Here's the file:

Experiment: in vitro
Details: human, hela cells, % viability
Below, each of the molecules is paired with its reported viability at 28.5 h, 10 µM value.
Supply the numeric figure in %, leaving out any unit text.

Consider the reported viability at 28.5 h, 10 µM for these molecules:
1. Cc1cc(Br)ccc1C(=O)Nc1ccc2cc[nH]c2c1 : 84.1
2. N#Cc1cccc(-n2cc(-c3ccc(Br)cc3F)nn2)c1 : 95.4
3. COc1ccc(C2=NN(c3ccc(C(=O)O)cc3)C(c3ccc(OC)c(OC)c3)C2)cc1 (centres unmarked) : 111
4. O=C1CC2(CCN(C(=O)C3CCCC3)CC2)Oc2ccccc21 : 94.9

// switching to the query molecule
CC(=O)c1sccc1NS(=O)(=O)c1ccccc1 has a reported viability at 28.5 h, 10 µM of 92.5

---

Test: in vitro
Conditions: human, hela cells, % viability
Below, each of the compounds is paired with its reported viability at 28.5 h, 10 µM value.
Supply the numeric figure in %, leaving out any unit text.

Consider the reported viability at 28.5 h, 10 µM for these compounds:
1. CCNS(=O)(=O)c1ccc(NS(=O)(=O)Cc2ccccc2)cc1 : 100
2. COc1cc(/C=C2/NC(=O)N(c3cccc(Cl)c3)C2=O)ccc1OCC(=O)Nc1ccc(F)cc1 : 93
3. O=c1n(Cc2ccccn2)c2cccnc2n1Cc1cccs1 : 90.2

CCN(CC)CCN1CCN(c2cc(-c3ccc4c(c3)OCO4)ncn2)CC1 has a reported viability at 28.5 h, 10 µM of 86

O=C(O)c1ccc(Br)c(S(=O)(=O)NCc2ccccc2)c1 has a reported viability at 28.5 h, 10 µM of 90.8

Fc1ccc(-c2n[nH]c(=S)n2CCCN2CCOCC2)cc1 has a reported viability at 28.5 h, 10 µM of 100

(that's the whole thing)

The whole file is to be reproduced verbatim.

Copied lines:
Experiment: in vitro
Details: human, hela cells, % viability
Below, each of the molecules is paired with its reported viability at 28.5 h, 10 µM value.
Supply the numeric figure in %, leaving out any unit text.

Consider the reported viability at 28.5 h, 10 µM for these molecules:
1. Cc1cc(Br)ccc1C(=O)Nc1ccc2cc[nH]c2c1 : 84.1
2. N#Cc1cccc(-n2cc(-c3ccc(Br)cc3F)nn2)c1 : 95.4
3. COc1ccc(C2=NN(c3ccc(C(=O)O)cc3)C(c3ccc(OC)c(OC)c3)C2)cc1 (centres unmarked) : 111
4. O=C1CC2(CCN(C(=O)C3CCCC3)CC2)Oc2ccccc21 : 94.9

// switching to the query molecule
CC(=O)c1sccc1NS(=O)(=O)c1ccccc1 has a reported viability at 28.5 h, 10 µM of 92.5

---

Test: in vitro
Conditions: human, hela cells, % viability
Below, each of the compounds is paired with its reported viability at 28.5 h, 10 µM value.
Supply the numeric figure in %, leaving out any unit text.

Consider the reported viability at 28.5 h, 10 µM for these compounds:
1. CCNS(=O)(=O)c1ccc(NS(=O)(=O)Cc2ccccc2)cc1 : 100
2. COc1cc(/C=C2/NC(=O)N(c3cccc(Cl)c3)C2=O)ccc1OCC(=O)Nc1ccc(F)cc1 : 93
3. O=c1n(Cc2ccccn2)c2cccnc2n1Cc1cccs1 : 90.2

CCN(CC)CCN1CCN(c2cc(-c3ccc4c(c3)OCO4)ncn2)CC1 has a reported viability at 28.5 h, 10 µM of 86

O=C(O)c1ccc(Br)c(S(=O)(=O)NCc2ccccc2)c1 has a reported viability at 28.5 h, 10 µM of 90.8

Fc1ccc(-c2n[nH]c(=S)n2CCCN2CCOCC2)cc1 has a reported viability at 28.5 h, 10 µM of 100